by Thu Vân
It was the stuff of action movies.
Five unarmed men stepped in to foil a group of armed thieves as they were trying to unlock and steal a motorbike.
A violent scuffle broke out, but, unlike in most movies, the heroes did not emerge winners, scathed or unscathed.
Two of the do-gooders were killed and three others were seriously injured in the tragedy that occurred in HCM City last Sunday.
The cops quickly apprehended the thieves/murderers, but Nguyễn Hoàng Nam, 29 and Nguyễn Văn Thôi, 42, died on the spot. The other three, dubbed the “Tân Bình District Knights,” were rushed to hospital in critical condition.
These were not policemen or soldiers who died in the line of duty. They were “ordinary” citizens willing to put their lives on the line in order to fight the national scourge of crime.
Tributes, commiserations and praise have flowed in for the two men who lost their lives and their injured comrades.
They are not the first people who have won the hearts of citizens for being good Samaritans.
Over the last few decades, many motorbike taxis and others in HCM City have stood up against criminals and helped victims of robberies, and the term “street knights” has entered the local lexicon.
Unarmed and unpaid, these knights in shining armors may have captured the public imagination with their bravery and sacrifice, but the last thing we should do is to romanticise such deeds and ignore the real malaise that needs real, far-reaching solutions.
That does not seem to be happening now.
As Nam and Thôi’s families mourned their loved ones’ death, authorities and the community have proclaimed them “martyrs” and collected money from the public to offer some support.
It is a situation where poignancy is writ large, but we have to ask a very harsh question: Was it worth it, really?
The death of Nam and Thôi reminded me of a story I read in the New York Times last month. Floyd H. Hall, resident of Anchorage city in Alaska, the US, has been spending his spare time retrieving stolen cars, not waiting for the police or other authorities to deal with a sudden wave of robberies. His work has occasionally annoyed local police, but Hall has developed a fan following.
Justin Doll, the Anchorage police chief, said he supports citizen activism like neighborhood watch, but warned of the dangers involved.
“What I would encourage Floyd or anybody to do is to continue to be active, be a voice for public safety. But when crime actually happens, let us deal with it,” Doll was quoted by the New York Times as saying.
The vigilantes are not impressed by this argument, apparently.
Kiên Hoàng, a member of the Tân Bình District knights, said all members of the team were well aware of the dangers they face, but they couldn’t just “stand and watch heartlessly.”
Thôi’s son, who is only 10 years old, said he wanted to become a “knight” like his father when he grew up.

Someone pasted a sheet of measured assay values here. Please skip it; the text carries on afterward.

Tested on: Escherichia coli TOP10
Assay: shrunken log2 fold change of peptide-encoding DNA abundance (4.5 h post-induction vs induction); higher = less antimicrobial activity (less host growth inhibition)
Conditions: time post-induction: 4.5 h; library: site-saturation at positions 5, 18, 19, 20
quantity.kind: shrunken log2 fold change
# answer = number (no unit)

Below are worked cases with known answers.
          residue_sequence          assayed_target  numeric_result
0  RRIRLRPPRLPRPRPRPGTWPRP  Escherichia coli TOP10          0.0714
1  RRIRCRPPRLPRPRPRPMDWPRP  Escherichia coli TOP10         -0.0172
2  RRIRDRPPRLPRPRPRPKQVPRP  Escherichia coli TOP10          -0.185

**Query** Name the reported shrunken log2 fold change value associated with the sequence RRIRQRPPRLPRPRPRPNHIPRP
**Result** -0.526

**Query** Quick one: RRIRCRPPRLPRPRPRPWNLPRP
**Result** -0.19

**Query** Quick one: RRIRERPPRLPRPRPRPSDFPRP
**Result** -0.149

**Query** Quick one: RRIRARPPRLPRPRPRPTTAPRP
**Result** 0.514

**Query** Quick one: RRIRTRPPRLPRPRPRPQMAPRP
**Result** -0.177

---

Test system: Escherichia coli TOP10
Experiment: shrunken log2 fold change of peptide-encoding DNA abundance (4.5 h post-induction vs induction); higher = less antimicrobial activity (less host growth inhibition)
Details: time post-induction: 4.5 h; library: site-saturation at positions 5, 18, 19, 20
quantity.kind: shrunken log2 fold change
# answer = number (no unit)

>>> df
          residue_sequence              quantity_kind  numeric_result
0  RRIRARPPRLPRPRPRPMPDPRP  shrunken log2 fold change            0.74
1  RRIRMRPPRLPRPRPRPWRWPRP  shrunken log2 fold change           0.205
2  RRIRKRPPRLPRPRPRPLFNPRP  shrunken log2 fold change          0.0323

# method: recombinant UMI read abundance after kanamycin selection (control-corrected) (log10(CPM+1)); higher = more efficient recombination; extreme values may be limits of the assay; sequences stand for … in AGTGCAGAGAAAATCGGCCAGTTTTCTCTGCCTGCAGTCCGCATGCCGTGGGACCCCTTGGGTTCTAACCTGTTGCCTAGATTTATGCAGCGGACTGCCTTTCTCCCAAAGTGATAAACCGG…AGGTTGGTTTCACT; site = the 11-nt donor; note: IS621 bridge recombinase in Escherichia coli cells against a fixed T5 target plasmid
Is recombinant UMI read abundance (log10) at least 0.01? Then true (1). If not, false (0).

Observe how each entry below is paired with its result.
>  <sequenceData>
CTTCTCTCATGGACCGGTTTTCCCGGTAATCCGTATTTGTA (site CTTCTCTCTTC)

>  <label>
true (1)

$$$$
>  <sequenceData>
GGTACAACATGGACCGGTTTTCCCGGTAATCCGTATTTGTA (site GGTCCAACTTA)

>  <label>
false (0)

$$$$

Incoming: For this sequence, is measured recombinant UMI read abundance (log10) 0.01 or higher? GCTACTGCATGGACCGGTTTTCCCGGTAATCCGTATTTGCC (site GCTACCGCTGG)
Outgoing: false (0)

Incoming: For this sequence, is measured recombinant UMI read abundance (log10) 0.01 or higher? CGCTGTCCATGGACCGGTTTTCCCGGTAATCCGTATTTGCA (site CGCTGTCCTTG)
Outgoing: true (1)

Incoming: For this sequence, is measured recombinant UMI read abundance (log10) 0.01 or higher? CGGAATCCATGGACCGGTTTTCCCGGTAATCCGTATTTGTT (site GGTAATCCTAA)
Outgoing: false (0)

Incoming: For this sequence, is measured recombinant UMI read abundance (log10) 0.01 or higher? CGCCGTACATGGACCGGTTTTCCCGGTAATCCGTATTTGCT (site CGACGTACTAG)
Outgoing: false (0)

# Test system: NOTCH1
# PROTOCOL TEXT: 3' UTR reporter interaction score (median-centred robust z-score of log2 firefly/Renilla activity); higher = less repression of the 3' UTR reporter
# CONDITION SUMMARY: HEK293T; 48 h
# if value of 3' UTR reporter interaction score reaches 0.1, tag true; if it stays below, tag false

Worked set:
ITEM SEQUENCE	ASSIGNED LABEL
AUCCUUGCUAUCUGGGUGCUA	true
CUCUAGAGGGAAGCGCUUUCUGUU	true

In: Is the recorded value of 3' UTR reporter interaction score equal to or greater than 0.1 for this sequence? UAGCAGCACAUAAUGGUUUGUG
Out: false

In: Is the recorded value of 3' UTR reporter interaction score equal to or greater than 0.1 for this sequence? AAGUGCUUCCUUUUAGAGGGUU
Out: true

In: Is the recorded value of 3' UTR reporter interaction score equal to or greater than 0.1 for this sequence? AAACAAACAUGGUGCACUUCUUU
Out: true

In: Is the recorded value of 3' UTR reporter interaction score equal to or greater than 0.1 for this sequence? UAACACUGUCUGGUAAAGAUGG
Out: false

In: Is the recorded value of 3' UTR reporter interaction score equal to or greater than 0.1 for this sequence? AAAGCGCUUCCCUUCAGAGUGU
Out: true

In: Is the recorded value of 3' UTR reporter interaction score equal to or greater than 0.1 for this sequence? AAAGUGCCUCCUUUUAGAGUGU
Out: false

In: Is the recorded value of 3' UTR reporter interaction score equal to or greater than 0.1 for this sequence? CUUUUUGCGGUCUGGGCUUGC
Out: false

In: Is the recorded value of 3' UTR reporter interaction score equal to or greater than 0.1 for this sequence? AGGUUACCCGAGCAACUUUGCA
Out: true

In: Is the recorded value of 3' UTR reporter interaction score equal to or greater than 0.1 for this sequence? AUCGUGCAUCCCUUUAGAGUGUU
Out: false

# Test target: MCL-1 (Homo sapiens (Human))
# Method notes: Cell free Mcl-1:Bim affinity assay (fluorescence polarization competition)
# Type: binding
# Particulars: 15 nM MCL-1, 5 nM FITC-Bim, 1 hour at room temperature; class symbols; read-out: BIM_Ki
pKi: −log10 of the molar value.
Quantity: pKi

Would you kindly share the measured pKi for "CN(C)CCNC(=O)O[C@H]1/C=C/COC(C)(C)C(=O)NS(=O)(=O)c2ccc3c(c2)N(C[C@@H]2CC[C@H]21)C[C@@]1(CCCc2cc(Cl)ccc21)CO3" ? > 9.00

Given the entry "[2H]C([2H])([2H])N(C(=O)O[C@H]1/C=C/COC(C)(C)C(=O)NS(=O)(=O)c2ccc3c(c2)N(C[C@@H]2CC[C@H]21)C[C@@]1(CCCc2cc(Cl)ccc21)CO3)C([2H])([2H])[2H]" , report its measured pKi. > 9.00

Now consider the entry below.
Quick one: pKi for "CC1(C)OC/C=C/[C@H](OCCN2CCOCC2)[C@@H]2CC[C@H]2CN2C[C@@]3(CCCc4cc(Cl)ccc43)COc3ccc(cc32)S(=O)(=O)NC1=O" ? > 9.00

I have not been able to stop thinking about this wish of a child who does not fully understand the “knighthood” that has been conferred on his unfortunate father.
While there can be no reservations in admiring and appreciating those demonstrating that they care in such cynical times, the only way to make sure that such care for the community is not tragically wasted is to study this issue dispassionately.
Most street knights in HCM City and other southern provinces are those who face many difficulties in their daily lives and don’t earn much. In this context, their willingness to contribute voluntarily to their community carries even greater value, and authorities are sure to appreciate such support.
But this contribution and sacrifice is not something that we should take for granted, and we should draw a line at the lengths to which this is taken.
Losing lives in order to maintain law and order crosses that line.
The knights can help catch criminals, provide information, clues and evidence to the authorities. They can film, take photographs and engage in such actions to facilitate the task of the authorities, but rushing to wrestle with armed criminals is not a wise course of action. Such action can not only cause grievous harm to the vigilantes, others can also get caught in the crossfire.
I do hope the death of Nam and Thôi serves as a wake-up call for all of us, including the police force. The choice they made and the bravery they displayed is nothing short of heroic, but no society should demand such sacrifices of its members. Their deaths reflect badly on all of us.
Now, we have a choice to make. We can make the effort to find out why such vigilantism has become necessary or we can ignore this task and take the easy way out by paying handsome emotional and other forms of tribute.
There are structural reasons behind rising crime. Both authorities and the general public should take the trouble to study this. Crime is a law and order problem, but it does not happen in a vacuum. What are the factors that lead to rising crime in a society?
How have our policies and institutions failed in identifying and dealing with these factors?
Common sense says rising poverty, insecurity, inequality, joblessness and vulnerability can be fundamental factors in instilling frustration among the people, and push them towards crime.
To become a “modern, prosperous, civilised society,” all citizens need to be vigilant, but we need to do away with the need for vigilantism. — VNS